We are grateful to DuPont Pioneer for providing a large amount of the funding. In 2017, we also received sponsorship from the Texas Institute for Genomic Science and Society, Departments of Soil and Crop Sciences, Molecular and Environmental Plant Science, Horticulture, Plant Pathology, and Biology, Texas Grain Sorghum Association, Texas Peanut Producers Board, and Cotton Incorporated. Our beverage sponsor was Pepsi and Kind Snacks was our snack sponsor.
What advice would you give a graduate student trying to organize a similar event?
Plan early and set small goals! Communication is key for a large team to organize such an event. We encourage groups to use Slack or some sort of team work interface. It really helped us to be in constant communication with each other during the months leading up to the symposium.
Could you tell us a little about your own research?
My research (Francisco Gomez) is focused on identifying genomic regions (known as quantitative trait loci; QTLs) associated with mechanical traits that are known to be associated with stem lodging, a major agronomic problem that reduces yields worldwide. My colleague and co-chair, Ammani Kyanam, received her Masters in Plant Breeding in while working in the cotton cytogenetics program in our department. Her research focused on developing genomic tools to facilitate the development of Chromosome Segment Substitution Lines for upland cotton. She is currently mapping QTLs for aphid resistance in sorghum for her Ph.D. You can learn more about the research of our individual committee members at http://plantbreedingsymposium.com/committee/.
How can our readers connect with you?
We have a strong social media presence via Facebook, Instagram and YouTube, where we post event videos, photos and periodical updates. Check them out below!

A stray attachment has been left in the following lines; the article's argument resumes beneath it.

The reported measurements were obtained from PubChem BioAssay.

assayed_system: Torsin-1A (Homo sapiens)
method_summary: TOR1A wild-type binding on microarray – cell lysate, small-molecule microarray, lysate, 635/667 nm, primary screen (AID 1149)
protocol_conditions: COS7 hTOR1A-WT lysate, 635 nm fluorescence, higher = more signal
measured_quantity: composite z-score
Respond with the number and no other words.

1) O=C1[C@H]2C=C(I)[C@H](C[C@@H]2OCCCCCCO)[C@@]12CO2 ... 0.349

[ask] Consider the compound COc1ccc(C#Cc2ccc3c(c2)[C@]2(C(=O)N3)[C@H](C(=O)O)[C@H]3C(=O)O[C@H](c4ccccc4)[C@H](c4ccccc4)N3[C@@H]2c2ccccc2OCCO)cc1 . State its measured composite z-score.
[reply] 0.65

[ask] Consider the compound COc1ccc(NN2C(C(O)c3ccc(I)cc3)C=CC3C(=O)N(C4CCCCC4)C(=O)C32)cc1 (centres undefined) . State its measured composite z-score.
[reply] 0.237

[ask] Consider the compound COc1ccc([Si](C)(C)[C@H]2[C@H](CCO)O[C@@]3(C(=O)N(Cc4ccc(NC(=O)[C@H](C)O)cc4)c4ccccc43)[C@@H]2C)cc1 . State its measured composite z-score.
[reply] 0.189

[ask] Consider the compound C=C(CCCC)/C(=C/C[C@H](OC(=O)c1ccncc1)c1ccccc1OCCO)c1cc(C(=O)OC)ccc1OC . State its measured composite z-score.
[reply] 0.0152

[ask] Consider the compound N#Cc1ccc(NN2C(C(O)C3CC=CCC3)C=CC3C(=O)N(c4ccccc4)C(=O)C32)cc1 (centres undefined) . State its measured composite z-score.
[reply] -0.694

YouTube: Texas A&M Plant Breeding Symposium
By Lucina Melesio
[MEXICO CITY] An international team of scientists identified a hundred genes that influence adaptation to the latitude, altitude, growing season and flowering time of nearly 4,500 native maize varieties in Mexico and in almost all Latin American and Caribbean countries.
Creole — or native — varieties of maize are derived from improvements made over thousands of years by local farmers, and contain genes that help them adapt to different environments.
“We are now using this analysis to find other genes that are of vital importance to breeders, such as those resistant to extreme heat, frost or drought — environmental conditions associated with climate change and that could affect maize production.”
Sarah Hearne, CIMMYT
“Latin American breeders will be able to use these results to identify native varieties that could contribute to improved adaptation”, Edward Buckler, a Cornell University researcher and co-author of the study published in Nature Genetics (February 6), told SciDev.Net.
The information on the genetic markers described in the study will be available online, said Sarah Hearne, a researcher at the International Maize and Wheat Improvement Center (CIMMYT) and co-author of the study. “Meanwhile, any breeder can contact us to request information”, she said.
“We are now using this analysis to find other genes that are of vital importance to breeders, such as those resistant to extreme heat, frost or drought — environmental conditions associated with climate change and that could affect maize production”, Hearne said.
Studying native maize varieties is extremely difficult because of their genetic variation. Although domesticated, they are wilder than commercial varieties.
For this study, the researchers cultivated hybrid creole varieties in various environments in Latin America and identified regions of the genome that control growth rates. They looked into where the varieties came from and what genetic features contributed to their growth in that environment.